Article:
Today my team is flying to Medellín, the second largest city in Colombia (after Bogotá). When I "signed up" for this outreach I never expected that we would be going to another city, but while the team was in Africa they were all getting a clear sense from God that He has ministry for us to do in Medellín. I am honestly so blessed and excited that through my time here I get to see three of the main cities of Colombia. It is beyond my wildest dreams and the Lord coordinated it all for me!

While in Medellín we will be sharing and preaching at a few different church groups, including a YWAM DTS where we will get to share with other missionaries-in-training about our experiences in Mozambique and with Iris. We'll do some ministry with the homeless as well, and we'll also be working with a children's ministry for one full day.

Please pray for our week in Medellín and the churches and people we'll be sharing with. When we get back to Cartagena we will be sharing in more churches and doing more ministry with groups like families that have been displaced from their homes, and children and orphans.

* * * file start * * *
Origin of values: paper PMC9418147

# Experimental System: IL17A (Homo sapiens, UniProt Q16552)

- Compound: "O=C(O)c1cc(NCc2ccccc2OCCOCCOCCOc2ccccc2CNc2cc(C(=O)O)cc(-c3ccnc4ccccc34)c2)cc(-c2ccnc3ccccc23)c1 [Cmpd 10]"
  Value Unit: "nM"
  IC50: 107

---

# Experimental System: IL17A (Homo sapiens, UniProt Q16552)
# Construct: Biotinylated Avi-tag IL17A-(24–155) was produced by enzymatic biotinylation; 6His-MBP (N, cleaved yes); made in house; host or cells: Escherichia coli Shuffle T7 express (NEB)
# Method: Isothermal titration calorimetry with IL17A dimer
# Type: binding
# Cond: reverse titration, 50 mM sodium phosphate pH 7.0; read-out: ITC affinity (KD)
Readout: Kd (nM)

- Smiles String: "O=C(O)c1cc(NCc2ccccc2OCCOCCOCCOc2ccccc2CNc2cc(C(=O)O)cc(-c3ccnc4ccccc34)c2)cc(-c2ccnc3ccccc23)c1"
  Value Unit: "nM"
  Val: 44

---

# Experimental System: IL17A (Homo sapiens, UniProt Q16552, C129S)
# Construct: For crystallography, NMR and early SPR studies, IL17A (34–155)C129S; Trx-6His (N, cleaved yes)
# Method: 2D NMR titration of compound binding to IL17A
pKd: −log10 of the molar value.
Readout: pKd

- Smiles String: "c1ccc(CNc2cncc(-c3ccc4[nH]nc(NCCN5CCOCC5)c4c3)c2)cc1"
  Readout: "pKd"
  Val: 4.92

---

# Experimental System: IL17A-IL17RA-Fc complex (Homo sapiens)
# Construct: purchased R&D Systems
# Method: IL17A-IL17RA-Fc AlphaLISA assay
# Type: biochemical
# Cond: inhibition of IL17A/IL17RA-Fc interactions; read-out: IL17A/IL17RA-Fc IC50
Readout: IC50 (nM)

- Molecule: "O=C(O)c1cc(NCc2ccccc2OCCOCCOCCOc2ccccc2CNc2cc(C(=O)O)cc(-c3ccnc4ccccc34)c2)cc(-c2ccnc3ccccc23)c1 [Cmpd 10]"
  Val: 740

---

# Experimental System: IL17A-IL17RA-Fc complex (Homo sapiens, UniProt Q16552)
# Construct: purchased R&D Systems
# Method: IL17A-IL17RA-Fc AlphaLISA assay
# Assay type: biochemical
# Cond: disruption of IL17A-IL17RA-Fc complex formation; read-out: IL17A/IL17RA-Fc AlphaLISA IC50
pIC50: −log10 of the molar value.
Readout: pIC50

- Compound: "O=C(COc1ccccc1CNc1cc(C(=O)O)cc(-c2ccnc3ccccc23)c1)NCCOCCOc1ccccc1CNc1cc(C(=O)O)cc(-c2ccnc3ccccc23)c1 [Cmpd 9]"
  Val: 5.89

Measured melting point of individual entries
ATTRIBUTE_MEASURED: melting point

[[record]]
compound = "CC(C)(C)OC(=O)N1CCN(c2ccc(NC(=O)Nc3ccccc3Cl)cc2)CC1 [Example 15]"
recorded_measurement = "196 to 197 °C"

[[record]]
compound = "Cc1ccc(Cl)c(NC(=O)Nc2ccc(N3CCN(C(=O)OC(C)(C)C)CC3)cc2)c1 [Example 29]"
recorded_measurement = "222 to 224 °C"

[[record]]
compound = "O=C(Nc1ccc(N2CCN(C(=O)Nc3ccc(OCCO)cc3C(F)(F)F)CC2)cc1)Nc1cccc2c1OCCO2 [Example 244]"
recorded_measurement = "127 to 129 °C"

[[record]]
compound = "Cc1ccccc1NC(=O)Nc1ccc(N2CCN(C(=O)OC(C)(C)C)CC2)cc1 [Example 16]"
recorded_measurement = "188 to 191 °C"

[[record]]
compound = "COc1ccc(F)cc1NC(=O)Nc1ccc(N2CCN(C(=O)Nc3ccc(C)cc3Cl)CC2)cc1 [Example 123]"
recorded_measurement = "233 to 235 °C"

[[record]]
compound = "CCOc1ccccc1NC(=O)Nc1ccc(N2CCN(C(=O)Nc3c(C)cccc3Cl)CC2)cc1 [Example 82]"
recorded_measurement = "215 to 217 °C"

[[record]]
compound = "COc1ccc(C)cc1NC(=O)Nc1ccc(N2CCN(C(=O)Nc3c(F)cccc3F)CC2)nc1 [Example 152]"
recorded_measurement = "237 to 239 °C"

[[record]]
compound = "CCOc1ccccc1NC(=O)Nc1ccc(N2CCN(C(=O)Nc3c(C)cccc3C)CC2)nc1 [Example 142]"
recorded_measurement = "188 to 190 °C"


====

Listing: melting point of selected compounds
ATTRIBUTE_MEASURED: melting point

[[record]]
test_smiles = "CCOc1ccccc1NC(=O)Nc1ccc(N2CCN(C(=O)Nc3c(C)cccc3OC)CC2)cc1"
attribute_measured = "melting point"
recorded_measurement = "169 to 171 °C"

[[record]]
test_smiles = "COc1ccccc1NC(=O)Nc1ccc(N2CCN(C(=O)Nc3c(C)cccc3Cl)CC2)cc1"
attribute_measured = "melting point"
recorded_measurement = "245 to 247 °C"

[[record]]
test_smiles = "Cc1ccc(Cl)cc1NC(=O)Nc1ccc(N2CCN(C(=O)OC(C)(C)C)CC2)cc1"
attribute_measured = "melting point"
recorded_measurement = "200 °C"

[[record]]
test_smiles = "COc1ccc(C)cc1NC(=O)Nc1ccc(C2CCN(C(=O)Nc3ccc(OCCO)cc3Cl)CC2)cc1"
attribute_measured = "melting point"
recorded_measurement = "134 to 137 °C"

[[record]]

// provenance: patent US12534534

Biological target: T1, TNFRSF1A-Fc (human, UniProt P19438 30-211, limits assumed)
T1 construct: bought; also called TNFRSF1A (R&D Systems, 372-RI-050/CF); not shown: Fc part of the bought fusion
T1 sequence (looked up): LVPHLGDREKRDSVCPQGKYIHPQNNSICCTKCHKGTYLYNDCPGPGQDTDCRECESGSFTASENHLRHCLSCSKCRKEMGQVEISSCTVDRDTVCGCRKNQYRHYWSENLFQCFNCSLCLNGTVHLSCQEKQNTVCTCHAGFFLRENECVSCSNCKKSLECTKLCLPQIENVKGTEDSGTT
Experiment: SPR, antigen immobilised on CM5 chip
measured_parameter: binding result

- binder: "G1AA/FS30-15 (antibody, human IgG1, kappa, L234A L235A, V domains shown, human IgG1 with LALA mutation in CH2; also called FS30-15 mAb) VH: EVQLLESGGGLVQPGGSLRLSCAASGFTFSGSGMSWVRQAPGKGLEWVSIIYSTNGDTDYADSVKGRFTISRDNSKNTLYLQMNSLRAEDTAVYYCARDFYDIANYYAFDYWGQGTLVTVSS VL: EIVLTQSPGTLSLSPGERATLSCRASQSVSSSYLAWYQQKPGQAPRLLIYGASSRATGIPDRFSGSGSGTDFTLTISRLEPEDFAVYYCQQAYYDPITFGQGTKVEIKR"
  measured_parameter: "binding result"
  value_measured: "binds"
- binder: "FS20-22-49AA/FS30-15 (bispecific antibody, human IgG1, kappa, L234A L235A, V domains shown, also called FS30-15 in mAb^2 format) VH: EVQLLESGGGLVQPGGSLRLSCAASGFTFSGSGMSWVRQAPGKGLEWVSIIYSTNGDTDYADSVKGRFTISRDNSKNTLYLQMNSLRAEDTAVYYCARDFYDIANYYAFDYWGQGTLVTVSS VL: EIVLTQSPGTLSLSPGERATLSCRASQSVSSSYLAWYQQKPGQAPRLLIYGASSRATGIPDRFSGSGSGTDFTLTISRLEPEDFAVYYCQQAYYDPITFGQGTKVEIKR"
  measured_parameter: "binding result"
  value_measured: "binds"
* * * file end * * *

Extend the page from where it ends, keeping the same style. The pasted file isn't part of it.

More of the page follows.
Thank you so much for all your support and prayers. I'm leaning on Jesus in this trip and knowing He is leading me through it all! His love sustains me!

In Christ,
Sarah Cory

11:30 AM  |    |  

Trust Looks Like Something ; July 6, 2014

What does trust look like?

I've been wrestling with this question for a few weeks. In Mozambique the catch-phrase was, "Love looks like something" (one of Heidi Baker's sayings). Love looks like compassion... like feeding the hungry and clothing the naked, like looking into the eyes of the broken and listening to their heart, like crying with those who are mourning and in pain.